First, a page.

Cost of moving Docktown residents soars to $20.8 million

Daily Post Staff Writer

Redwood City has spent $20.8 million on removing the 100 or so residents of the Docktown Marina, which includes various other costs — more than double the amount officials had planned.

On Dec. 12, 2016, the City Council approved a $10.4 million plan to buy Docktown residents’ barges or houseboats for $8.7 million and to spend the remaining $1.7 million on legal fees and other costs.

But the city has spent $16.9 million to buy the houses, according to a report from City Manager Melissa Stevenson Diaz. The remaining $3.9 million has been spent on fees.

The city expected some residents to sell their boats to someone else. None did, the main reason the amount the city has spent on the homes doubled.

Furthermore, if residents felt that they did not get a fair offer from the city, they could contest the city’s appraisal of their home. Diaz’s report says that the number of Docktown residents who contested their appraisals were greater than expected.

The city originally planned to spend $1.8 million on fees for creating and executing the Docktown plan, but has spent $3.9 million.

However, $2.4 million was spent on creating the relocation plan to begin with, according to Diaz’s report.

An added cost is the $1.1 million spent on defending the city from the five lawsuits brought against the city regarding the Docktown plan. This cost will surely rise as the litigation winds through the courts.

Two suits filed by residents of Docktown say that the city ought to pay more for their relocation from state property. The lawsuits list problems residents have with their relocation package or appraisal of their homes.

The appeals claim that the city still has the right to follow the state Relocation Assistance Law, even though Docktown is on public land and the city ought to be offering residents the option of paying the fair market value of a “home on land” or rent for 42 months.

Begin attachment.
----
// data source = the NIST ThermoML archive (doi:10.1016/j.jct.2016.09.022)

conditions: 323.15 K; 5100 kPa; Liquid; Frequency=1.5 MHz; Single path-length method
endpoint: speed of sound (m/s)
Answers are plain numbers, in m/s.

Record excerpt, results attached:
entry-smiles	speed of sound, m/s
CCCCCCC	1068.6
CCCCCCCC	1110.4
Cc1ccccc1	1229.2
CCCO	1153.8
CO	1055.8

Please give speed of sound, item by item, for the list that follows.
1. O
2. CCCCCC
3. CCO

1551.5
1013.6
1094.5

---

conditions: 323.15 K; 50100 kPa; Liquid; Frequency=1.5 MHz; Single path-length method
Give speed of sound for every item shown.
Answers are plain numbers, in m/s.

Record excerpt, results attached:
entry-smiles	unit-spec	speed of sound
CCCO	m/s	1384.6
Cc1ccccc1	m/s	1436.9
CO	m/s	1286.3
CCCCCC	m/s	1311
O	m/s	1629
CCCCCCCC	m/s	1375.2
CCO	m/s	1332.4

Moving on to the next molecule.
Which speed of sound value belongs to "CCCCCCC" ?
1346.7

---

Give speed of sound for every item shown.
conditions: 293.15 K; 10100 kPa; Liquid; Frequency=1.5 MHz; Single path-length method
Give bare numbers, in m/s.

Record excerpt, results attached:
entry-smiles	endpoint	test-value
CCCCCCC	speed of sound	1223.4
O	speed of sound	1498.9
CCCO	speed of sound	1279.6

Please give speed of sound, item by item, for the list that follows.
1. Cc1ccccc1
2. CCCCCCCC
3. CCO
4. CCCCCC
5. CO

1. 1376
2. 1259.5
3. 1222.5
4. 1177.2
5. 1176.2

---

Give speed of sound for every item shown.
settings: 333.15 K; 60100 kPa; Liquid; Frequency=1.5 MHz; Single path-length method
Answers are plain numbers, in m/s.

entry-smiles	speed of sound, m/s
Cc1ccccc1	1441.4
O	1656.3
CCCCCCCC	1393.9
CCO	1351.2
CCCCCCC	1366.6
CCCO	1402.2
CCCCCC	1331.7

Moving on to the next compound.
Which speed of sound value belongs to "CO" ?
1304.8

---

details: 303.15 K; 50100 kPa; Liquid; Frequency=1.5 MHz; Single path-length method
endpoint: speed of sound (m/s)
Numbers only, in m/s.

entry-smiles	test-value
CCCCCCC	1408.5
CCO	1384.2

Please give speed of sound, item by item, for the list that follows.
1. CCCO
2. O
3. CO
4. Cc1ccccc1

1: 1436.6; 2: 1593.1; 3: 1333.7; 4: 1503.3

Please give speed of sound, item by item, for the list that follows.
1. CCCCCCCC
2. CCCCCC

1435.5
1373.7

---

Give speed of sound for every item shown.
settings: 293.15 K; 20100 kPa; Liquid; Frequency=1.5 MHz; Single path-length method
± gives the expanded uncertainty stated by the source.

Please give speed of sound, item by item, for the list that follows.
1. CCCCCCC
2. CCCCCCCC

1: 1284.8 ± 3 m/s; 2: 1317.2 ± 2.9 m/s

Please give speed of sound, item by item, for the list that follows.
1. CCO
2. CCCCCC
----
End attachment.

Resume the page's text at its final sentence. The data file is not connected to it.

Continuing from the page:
Under the Docktown relocation plan, residents will be given three months of rent, determined by the average rent in the city of a comparably sized apartment.

A similar lawsuit was filed by resident Tania Sole, saying that her home was not property appraised.

Other suits

The other two lawsuits were filed in January 2017. The first says the city violated the California Environmental Quality Act by not performing an environmental impact report prior to the approval of a Docktown relocation plan.

The second suit filed last year says that the City Council is not the entity in charge of Docktown, but that the Port of Redwood City is.

According to Diaz’s report, 31 of the 43 remaining residents have told the city they will move out by the end of the next month. About four families have set up an agreement with the city to stay at Docktown until June 30 to finish the school year.

The city and officials at the Redwood City Port are currently working on a plan so that 10 boats can move about a mile and a half down the creek to the city’s port.

The city’s port commission on Sept. 27 approved a change to provisions within the port to allow up to 19 live-aboard boats in the marina’s “C dock.” That dock was chosen for live-aboards because it is the closest to bathroom and laundry facilities at the marina.

However, because many of the boats at Docktown are either immovable or too large for the port, less than 10 will be able to relocate to the port, according to Diaz’s report.

The Docktown saga began in 2015 when attorney Ted Hannig and a mostly anonymous group sued the city for allowing houseboats to remain in the Docktown marina, which is state property. The city paid $1.5 million to Hannig and his group to settle the suit.

The settlement also required the city to put at least $3 million into a fund to clean pollution at Docktown and provide relocation assistance to residents.